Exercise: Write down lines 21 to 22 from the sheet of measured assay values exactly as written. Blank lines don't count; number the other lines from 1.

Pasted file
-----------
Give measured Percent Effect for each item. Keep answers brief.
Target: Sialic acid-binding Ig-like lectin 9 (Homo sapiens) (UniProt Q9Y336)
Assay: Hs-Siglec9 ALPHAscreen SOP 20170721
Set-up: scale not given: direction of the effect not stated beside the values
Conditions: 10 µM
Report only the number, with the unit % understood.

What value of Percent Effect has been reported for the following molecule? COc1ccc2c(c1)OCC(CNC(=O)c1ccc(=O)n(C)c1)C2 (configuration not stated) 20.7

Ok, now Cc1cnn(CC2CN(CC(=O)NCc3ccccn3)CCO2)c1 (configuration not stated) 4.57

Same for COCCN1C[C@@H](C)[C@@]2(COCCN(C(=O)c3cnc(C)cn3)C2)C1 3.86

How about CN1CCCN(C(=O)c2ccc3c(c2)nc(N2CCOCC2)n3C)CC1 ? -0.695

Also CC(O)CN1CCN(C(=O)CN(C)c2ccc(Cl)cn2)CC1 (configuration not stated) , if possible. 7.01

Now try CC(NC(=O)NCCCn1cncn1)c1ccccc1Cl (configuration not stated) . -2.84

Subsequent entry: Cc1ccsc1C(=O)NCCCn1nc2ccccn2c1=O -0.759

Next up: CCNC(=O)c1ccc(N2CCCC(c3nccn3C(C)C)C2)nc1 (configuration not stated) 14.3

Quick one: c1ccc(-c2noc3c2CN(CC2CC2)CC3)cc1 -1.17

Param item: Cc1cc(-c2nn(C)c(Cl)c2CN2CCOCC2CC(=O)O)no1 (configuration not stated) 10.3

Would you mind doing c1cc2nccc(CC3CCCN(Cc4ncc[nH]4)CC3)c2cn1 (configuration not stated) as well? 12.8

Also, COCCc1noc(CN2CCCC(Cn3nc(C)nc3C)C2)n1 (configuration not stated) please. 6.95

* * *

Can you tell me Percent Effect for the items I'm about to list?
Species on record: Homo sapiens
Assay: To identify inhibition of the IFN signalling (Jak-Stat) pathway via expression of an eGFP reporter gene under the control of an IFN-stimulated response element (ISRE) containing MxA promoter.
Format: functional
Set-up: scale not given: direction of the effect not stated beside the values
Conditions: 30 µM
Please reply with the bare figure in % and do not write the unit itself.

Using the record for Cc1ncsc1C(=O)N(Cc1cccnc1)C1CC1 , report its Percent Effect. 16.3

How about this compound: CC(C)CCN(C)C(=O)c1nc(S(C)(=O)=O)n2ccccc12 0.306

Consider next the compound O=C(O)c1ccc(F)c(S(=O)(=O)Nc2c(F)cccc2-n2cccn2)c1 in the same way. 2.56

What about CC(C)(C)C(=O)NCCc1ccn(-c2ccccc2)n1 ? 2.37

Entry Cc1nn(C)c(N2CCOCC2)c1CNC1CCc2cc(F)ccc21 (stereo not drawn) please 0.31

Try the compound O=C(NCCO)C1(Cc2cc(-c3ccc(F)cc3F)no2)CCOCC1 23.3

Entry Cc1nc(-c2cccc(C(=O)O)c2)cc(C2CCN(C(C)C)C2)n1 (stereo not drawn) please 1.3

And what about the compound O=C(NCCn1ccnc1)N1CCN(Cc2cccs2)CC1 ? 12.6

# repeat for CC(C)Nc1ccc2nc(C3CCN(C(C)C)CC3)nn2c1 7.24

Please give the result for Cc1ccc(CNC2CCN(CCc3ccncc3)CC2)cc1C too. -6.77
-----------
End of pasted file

Species on record: Homo sapiens
Assay: To identify inhibition of the IFN signalling (Jak-Stat) pathway via expression of an eGFP reporter gene under the control of an IFN-stimulated response element (ISRE) containing MxA promoter.